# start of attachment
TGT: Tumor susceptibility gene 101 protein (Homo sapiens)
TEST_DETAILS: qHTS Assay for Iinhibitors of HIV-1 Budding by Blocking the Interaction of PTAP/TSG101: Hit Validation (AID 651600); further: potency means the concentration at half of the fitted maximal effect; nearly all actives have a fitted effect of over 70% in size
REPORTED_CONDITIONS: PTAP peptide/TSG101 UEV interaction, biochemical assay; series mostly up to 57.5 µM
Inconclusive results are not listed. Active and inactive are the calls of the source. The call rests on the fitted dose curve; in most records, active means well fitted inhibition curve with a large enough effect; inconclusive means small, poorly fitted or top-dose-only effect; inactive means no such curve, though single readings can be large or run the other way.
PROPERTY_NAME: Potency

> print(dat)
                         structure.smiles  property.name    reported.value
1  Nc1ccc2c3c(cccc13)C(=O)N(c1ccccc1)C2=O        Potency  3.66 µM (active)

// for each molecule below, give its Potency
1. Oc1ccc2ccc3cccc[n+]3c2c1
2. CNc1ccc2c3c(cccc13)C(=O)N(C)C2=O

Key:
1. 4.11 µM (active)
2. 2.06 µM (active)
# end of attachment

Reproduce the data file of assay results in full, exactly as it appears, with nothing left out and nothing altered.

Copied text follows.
TGT: Tumor susceptibility gene 101 protein (Homo sapiens)
TEST_DETAILS: qHTS Assay for Iinhibitors of HIV-1 Budding by Blocking the Interaction of PTAP/TSG101: Hit Validation (AID 651600); further: potency means the concentration at half of the fitted maximal effect; nearly all actives have a fitted effect of over 70% in size
REPORTED_CONDITIONS: PTAP peptide/TSG101 UEV interaction, biochemical assay; series mostly up to 57.5 µM
Inconclusive results are not listed. Active and inactive are the calls of the source. The call rests on the fitted dose curve; in most records, active means well fitted inhibition curve with a large enough effect; inconclusive means small, poorly fitted or top-dose-only effect; inactive means no such curve, though single readings can be large or run the other way.
PROPERTY_NAME: Potency

> print(dat)
                         structure.smiles  property.name    reported.value
1  Nc1ccc2c3c(cccc13)C(=O)N(c1ccccc1)C2=O        Potency  3.66 µM (active)

// for each molecule below, give its Potency
1. Oc1ccc2ccc3cccc[n+]3c2c1
2. CNc1ccc2c3c(cccc13)C(=O)N(C)C2=O

Key:
1. 4.11 µM (active)
2. 2.06 µM (active)